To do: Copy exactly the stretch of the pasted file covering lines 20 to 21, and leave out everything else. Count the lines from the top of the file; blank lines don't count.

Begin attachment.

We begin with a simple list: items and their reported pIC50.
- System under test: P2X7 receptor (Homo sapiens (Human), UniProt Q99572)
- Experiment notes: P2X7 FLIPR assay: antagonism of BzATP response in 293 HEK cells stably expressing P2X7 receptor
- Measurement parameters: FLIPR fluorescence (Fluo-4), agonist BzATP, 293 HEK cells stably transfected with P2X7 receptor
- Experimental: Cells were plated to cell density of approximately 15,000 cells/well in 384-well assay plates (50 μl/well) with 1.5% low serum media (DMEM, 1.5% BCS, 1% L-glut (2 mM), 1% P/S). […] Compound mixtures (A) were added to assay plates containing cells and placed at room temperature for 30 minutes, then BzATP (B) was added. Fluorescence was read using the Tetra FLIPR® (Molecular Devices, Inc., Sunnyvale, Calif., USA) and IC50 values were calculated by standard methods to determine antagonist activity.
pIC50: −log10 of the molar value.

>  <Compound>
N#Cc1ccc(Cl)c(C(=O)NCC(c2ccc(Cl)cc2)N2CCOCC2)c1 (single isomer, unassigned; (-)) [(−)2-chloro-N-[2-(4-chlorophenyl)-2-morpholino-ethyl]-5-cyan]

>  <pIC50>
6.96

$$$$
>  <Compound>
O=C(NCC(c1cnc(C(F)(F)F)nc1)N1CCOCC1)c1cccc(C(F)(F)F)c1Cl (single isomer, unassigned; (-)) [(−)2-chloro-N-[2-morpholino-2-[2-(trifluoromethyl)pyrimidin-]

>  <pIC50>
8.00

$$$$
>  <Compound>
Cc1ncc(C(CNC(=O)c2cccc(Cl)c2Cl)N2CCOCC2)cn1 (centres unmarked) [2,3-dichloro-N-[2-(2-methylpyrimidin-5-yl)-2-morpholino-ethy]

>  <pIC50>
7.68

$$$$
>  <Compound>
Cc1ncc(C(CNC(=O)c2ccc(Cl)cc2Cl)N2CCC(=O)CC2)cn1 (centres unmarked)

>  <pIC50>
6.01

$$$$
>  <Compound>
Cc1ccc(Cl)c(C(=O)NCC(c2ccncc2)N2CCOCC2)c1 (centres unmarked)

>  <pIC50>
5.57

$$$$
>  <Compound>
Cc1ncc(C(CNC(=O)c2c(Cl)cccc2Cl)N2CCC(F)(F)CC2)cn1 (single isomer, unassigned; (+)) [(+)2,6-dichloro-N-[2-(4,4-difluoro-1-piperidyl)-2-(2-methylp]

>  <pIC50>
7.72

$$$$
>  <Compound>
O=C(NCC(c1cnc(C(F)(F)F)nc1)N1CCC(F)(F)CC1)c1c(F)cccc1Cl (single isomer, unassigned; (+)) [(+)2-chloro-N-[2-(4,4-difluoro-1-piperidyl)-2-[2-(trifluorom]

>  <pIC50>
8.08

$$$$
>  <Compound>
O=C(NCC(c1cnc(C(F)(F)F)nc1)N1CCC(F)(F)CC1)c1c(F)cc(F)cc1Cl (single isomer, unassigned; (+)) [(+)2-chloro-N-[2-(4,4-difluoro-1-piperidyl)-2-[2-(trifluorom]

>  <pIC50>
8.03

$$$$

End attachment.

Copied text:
7.68

$$$$